The path, running along an inactive railway, would stretch about 31 miles northwest from Inman, S.C., through Tryon and Saluda before terminating in Zirconia, about 7 miles southeast of Hendersonville. Hendersonville-based Conserving Carolina; Greenville, S.C.-based Upstate Forever; and Spartanburg, S.C.-based PAL are leading the effort.
The scenic roadway saw 15.9 million recreation visits in 2021, up from about 14 million in 2020; the Great Smoky Mountains National Park, which also includes land in Western North Carolina, was in second place with over 14.1 million visits.
Inspired by an article about the city of Hendersonville’s efforts to help community members struggling to pay for utilities during COVID-19, resident Lia Barth called the city’s customer service department to contribute to a randomly selected water customer with a delinquent bill. Other residents soon followed suit.
Saunders, who has served as the health director for Alamance County since 2014, will replace Dr. Jennifer Mullendore, Buncombe’s interim public health director since March 9. Mullendore will continue her duties as the county’s medical director.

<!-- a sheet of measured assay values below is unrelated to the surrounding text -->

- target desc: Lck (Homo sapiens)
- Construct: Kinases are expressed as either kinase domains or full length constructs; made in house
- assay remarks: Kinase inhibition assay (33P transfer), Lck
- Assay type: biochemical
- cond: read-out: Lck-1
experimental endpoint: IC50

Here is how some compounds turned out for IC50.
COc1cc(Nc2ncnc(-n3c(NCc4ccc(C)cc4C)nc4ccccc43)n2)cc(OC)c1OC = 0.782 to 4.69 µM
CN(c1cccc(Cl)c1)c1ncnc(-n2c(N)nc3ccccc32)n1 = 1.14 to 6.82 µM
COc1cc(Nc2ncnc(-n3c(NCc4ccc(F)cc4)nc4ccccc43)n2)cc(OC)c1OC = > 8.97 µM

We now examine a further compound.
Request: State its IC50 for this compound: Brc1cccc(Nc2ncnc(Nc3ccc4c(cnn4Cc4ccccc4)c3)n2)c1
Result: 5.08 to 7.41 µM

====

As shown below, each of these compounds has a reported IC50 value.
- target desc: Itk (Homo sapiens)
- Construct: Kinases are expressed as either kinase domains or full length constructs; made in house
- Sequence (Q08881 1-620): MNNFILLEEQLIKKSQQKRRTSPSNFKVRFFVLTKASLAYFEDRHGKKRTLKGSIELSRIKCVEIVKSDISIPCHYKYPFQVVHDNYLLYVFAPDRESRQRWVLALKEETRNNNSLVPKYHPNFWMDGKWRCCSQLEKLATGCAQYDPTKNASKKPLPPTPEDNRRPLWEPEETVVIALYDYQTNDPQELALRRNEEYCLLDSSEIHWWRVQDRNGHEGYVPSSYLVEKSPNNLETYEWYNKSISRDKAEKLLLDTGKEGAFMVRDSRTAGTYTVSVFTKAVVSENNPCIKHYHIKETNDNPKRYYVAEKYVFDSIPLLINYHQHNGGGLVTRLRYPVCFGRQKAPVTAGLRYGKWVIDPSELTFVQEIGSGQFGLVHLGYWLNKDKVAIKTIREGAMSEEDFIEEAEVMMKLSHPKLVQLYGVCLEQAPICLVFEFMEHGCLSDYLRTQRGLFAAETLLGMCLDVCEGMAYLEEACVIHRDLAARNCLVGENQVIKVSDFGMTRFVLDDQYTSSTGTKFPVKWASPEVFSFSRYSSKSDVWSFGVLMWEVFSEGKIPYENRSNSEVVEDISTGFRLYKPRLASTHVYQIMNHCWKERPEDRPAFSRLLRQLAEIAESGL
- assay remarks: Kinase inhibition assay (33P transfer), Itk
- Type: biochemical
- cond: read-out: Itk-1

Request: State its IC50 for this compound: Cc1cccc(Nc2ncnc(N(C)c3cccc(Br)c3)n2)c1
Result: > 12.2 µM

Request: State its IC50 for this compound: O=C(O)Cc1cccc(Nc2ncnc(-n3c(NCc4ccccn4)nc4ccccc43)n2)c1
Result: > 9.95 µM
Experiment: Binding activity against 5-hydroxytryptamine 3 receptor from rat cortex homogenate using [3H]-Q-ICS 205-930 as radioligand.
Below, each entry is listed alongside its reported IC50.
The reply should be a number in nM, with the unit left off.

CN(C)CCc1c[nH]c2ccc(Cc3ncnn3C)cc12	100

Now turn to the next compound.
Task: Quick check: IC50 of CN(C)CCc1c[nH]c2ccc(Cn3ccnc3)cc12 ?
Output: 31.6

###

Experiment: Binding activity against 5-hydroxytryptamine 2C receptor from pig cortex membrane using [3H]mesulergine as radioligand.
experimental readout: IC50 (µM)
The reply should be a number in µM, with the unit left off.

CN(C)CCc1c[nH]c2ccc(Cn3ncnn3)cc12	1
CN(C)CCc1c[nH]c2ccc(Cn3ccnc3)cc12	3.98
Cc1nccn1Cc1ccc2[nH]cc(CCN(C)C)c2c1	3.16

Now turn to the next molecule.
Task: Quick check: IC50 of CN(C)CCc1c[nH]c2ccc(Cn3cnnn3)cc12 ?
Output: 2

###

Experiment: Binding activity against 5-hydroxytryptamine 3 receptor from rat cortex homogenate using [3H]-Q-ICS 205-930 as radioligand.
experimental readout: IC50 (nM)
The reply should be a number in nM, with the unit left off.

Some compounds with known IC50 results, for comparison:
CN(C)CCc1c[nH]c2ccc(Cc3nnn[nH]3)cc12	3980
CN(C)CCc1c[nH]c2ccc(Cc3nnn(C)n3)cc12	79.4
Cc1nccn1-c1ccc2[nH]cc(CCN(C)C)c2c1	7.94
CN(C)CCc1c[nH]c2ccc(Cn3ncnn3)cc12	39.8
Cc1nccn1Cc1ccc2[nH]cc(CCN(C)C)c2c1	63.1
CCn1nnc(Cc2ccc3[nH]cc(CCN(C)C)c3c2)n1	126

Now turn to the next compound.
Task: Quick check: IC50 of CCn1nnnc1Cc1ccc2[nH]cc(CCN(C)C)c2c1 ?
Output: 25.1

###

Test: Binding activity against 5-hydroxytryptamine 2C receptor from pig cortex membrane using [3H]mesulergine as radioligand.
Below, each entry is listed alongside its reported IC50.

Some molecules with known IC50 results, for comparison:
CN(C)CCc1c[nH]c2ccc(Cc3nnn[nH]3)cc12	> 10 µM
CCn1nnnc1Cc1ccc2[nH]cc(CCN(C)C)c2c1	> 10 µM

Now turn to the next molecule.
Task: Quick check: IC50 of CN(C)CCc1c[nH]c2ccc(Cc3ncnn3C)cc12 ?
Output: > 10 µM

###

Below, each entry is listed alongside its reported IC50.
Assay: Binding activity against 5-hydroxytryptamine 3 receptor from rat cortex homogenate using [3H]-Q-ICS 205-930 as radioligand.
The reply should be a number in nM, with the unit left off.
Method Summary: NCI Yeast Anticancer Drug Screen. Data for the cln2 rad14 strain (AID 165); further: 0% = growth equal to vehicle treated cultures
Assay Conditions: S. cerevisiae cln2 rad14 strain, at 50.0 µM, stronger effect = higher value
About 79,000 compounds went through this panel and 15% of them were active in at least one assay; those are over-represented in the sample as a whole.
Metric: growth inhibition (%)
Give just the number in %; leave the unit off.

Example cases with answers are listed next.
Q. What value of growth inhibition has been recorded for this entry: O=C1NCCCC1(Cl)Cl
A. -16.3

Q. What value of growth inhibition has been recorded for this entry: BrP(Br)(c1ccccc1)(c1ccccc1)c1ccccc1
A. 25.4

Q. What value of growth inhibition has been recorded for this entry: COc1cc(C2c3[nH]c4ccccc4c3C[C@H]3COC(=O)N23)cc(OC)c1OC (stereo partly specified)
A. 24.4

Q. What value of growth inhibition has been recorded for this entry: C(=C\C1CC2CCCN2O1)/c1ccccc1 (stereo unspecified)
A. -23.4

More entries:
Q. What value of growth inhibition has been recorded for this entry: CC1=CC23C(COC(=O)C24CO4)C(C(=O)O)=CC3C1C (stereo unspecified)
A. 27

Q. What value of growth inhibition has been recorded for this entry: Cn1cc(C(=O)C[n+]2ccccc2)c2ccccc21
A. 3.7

On the social media site Nextdoor, multiple residents say they haven’t received utility bills before getting the associated delinquent notice. The city, which has collected over $820,000 in late fees every fiscal year since at least 2015-16, says there are no plans to change billing systems or research improvements to the current approach.
Hendersonville Police Chief Herbert Blake has established a voluntary registry for residents with dementia. In the event a person on the registry wanders from home or otherwise goes missing, the information can instantly be shared with local emergency responders.
Local city governments offer leaf collection and processing services, but residents can also put their own fallen leaves to good use.
The 2017 Garden Jubilee in downtown Hendersonville May 27 and 28 will feature more than 250 regional vendors along Main Street, offering their gardening tips and tricks along with their plants. Expect to see thousands of annuals, perennials, vegetables and herbs, including rare selections, along with outdoor furniture and decor.
As a very dry fall moves toward winter, municipalities, officials, scientists, farmers and citizens all ponder the deepening effects of the drought in Western North Carolina.
Hendersonville invites garden enthusiasts to kick off the summer with the town’s 23rd annual Garden Jubilee Festival on May 28-29 from 9 a.m. to 6 p.m. Over 170 vendors will line historic Main Street, offering a dizzying variety of plants, garden art, tools, outdoor furniture, planters, wind chimes and birdhouses.